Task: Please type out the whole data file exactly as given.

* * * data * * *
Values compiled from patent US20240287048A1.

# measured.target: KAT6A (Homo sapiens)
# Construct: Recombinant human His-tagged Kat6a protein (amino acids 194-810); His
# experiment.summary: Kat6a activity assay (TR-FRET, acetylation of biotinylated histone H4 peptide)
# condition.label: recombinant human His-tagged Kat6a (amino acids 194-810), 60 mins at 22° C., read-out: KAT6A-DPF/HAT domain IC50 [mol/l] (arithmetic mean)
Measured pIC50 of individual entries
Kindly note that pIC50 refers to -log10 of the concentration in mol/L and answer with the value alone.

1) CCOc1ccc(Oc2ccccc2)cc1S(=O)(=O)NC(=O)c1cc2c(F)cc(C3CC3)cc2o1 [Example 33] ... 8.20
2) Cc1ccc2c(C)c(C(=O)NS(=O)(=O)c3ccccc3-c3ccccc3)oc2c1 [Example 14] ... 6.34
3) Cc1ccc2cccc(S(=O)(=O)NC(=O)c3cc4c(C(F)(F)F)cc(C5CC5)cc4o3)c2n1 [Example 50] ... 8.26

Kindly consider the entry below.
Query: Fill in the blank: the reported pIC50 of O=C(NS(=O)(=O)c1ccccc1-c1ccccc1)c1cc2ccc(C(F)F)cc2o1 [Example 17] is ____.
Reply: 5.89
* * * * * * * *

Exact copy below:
Values compiled from patent US20240287048A1.

# measured.target: KAT6A (Homo sapiens)
# Construct: Recombinant human His-tagged Kat6a protein (amino acids 194-810); His
# experiment.summary: Kat6a activity assay (TR-FRET, acetylation of biotinylated histone H4 peptide)
# condition.label: recombinant human His-tagged Kat6a (amino acids 194-810), 60 mins at 22° C., read-out: KAT6A-DPF/HAT domain IC50 [mol/l] (arithmetic mean)
Measured pIC50 of individual entries
Kindly note that pIC50 refers to -log10 of the concentration in mol/L and answer with the value alone.

1) CCOc1ccc(Oc2ccccc2)cc1S(=O)(=O)NC(=O)c1cc2c(F)cc(C3CC3)cc2o1 [Example 33] ... 8.20
2) Cc1ccc2c(C)c(C(=O)NS(=O)(=O)c3ccccc3-c3ccccc3)oc2c1 [Example 14] ... 6.34
3) Cc1ccc2cccc(S(=O)(=O)NC(=O)c3cc4c(C(F)(F)F)cc(C5CC5)cc4o3)c2n1 [Example 50] ... 8.26

Kindly consider the entry below.
Query: Fill in the blank: the reported pIC50 of O=C(NS(=O)(=O)c1ccccc1-c1ccccc1)c1cc2ccc(C(F)F)cc2o1 [Example 17] is ____.
Reply: 5.89